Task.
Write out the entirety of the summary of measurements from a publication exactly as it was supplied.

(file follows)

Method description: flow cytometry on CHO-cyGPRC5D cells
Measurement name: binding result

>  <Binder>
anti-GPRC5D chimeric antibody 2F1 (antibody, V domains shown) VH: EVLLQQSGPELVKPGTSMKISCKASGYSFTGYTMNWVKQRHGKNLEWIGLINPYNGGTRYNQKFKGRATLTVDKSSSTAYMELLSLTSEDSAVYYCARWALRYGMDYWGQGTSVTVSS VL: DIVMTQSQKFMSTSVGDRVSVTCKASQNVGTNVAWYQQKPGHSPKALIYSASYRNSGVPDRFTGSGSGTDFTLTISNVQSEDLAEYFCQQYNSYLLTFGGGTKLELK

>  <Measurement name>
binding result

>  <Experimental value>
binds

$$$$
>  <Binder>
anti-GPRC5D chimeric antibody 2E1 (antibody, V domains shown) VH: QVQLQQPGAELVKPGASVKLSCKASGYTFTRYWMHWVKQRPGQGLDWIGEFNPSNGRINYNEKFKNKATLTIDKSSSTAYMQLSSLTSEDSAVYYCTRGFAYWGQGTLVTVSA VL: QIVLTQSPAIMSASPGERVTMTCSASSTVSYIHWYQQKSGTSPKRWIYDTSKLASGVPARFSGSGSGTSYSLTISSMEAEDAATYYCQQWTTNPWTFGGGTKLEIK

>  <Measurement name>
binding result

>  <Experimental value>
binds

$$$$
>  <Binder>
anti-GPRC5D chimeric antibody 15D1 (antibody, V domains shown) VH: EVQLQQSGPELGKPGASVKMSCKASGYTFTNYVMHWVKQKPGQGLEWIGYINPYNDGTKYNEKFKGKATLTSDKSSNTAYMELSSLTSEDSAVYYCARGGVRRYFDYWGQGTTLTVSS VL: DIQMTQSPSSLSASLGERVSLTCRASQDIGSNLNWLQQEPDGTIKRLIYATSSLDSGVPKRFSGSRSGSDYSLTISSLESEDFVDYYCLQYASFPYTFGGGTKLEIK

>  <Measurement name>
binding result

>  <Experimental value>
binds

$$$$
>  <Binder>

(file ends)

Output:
Method description: flow cytometry on CHO-cyGPRC5D cells
Measurement name: binding result

>  <Binder>
anti-GPRC5D chimeric antibody 2F1 (antibody, V domains shown) VH: EVLLQQSGPELVKPGTSMKISCKASGYSFTGYTMNWVKQRHGKNLEWIGLINPYNGGTRYNQKFKGRATLTVDKSSSTAYMELLSLTSEDSAVYYCARWALRYGMDYWGQGTSVTVSS VL: DIVMTQSQKFMSTSVGDRVSVTCKASQNVGTNVAWYQQKPGHSPKALIYSASYRNSGVPDRFTGSGSGTDFTLTISNVQSEDLAEYFCQQYNSYLLTFGGGTKLELK

>  <Measurement name>
binding result

>  <Experimental value>
binds

$$$$
>  <Binder>
anti-GPRC5D chimeric antibody 2E1 (antibody, V domains shown) VH: QVQLQQPGAELVKPGASVKLSCKASGYTFTRYWMHWVKQRPGQGLDWIGEFNPSNGRINYNEKFKNKATLTIDKSSSTAYMQLSSLTSEDSAVYYCTRGFAYWGQGTLVTVSA VL: QIVLTQSPAIMSASPGERVTMTCSASSTVSYIHWYQQKSGTSPKRWIYDTSKLASGVPARFSGSGSGTSYSLTISSMEAEDAATYYCQQWTTNPWTFGGGTKLEIK

>  <Measurement name>
binding result

>  <Experimental value>
binds

$$$$
>  <Binder>
anti-GPRC5D chimeric antibody 15D1 (antibody, V domains shown) VH: EVQLQQSGPELGKPGASVKMSCKASGYTFTNYVMHWVKQKPGQGLEWIGYINPYNDGTKYNEKFKGKATLTSDKSSNTAYMELSSLTSEDSAVYYCARGGVRRYFDYWGQGTTLTVSS VL: DIQMTQSPSSLSASLGERVSLTCRASQDIGSNLNWLQQEPDGTIKRLIYATSSLDSGVPKRFSGSRSGSDYSLTISSLESEDFVDYYCLQYASFPYTFGGGTKLEIK

>  <Measurement name>
binding result

>  <Experimental value>
binds

$$$$
>  <Binder>